And then you send it. And then he says he is going to send the image to your friends, to your parents. Unless…
Another example, and this time there’s a predatory offender: you’re on a social media platform or in a chatroom, or you are playing games online, and a message pops up from what seems to be a young girl or boy, and she or he is saying you look great, really pretty, and they want to see more of you – can you send them a picture? They’ll send you some pictures back.
You don’t know them, but everyone does this. This is normal, right? You send it. It’s just a bit of fun. You send more, and then they ask for videos and you send those, too.
If you’re lucky, your parents might spot the messages at this stage and report them, or a friend will. But when the SET officers intervene, they say the children are embarrassed, but they rarely perceive the seriousness of the situation.
“Because it is not physical, because it is all online, it is not real to them,” says Danielle Power, acting detective sergeant in the SET. “They just do not see the danger.”
She says she has dealt with many cases in which the victim even says they think the situation is funny.
If this activity does not come to the attention of the police, then it goes one of two ways, says Kennett: “The [offender] will admit to being a horrible 50-year-old and will say I am going to send these pictures to your mum or friends, and now I want you to do x or y. Or they just keep going, they just want the images, and they keep going.”
In one case the team worked on, the offender sent an 11-year-old child a video of what he wanted her to do. It was a sexually explicit video. And it was a video featuring another 10- or 11-year-old child.
Yet another scenario: you are 15 years old and someone contacts you to tell you they are a modelling agent. They tell you that you could be a model. They ask you to send them some images. They tell you it needs to start with some glamour stuff. And you agree, it can’t do any harm. Then they tell you it needs to be porn – it’s great money, a great place to start out, everyone does it. No one will see it, it will be distributed abroad. And you do that, too, because those videos – you’ve seen plenty of them – seem harmless. Maybe even glamorous. You’re safe in your room – they can’t get you. Everyone does it.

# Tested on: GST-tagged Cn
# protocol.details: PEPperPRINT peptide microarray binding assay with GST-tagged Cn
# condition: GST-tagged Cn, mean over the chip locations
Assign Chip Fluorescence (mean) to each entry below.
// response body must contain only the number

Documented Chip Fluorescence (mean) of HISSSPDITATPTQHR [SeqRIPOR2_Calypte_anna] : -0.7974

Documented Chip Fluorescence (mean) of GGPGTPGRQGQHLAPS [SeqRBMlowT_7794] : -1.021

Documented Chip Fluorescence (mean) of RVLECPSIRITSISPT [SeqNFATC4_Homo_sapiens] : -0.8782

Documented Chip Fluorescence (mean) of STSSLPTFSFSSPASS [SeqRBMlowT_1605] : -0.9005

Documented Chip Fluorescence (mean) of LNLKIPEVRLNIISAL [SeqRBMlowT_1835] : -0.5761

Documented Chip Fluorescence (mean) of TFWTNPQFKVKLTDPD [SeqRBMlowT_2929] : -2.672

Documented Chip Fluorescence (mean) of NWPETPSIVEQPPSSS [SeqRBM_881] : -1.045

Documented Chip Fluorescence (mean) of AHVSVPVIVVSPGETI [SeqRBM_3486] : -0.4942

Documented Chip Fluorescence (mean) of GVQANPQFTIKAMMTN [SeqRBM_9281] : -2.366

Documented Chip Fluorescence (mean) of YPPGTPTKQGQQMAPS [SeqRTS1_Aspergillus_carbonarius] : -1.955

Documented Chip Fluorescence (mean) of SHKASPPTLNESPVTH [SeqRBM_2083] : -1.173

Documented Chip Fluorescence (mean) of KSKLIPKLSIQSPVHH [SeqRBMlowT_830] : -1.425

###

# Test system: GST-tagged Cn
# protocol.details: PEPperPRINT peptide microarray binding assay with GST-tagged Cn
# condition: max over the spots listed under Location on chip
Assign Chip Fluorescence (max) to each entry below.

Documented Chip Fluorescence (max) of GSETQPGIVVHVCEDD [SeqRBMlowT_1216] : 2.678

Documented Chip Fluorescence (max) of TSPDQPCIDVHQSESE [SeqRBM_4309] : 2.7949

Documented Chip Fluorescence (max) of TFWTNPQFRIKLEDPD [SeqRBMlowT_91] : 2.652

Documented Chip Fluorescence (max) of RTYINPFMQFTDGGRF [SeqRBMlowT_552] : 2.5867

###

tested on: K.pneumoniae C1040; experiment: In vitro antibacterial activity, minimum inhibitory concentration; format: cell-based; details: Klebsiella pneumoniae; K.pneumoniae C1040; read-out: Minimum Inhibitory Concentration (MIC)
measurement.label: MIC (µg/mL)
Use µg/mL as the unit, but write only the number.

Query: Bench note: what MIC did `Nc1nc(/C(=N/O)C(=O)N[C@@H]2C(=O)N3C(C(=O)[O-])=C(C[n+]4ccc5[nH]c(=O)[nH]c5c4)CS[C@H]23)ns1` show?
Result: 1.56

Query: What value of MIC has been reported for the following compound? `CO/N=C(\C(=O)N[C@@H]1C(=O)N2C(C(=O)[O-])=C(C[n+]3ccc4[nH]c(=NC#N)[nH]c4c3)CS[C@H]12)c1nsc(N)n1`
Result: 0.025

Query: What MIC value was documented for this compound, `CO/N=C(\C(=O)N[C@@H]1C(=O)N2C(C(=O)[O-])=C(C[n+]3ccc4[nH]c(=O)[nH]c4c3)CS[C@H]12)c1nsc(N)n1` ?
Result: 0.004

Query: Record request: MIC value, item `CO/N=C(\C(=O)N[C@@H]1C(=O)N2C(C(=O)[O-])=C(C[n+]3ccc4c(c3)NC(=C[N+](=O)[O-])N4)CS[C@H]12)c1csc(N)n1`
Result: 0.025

Power had a case like that. The “modelling agent”, posing as a female, was a man in his twenties living with his parents. He’d tricked countless girls into creating explicit material.
Sometimes the approach is less subtle, she adds. “A man was getting girls to strip on a website called AdultWork – he handled everything, including the payment from the website that was meant to go to the girls,” she recalls. “Rather than the girls being paid after 28 days from the website, he would pay them himself in advance. And he would give them extra money, so saying something like, ‘Here is 500 quid for a holiday.’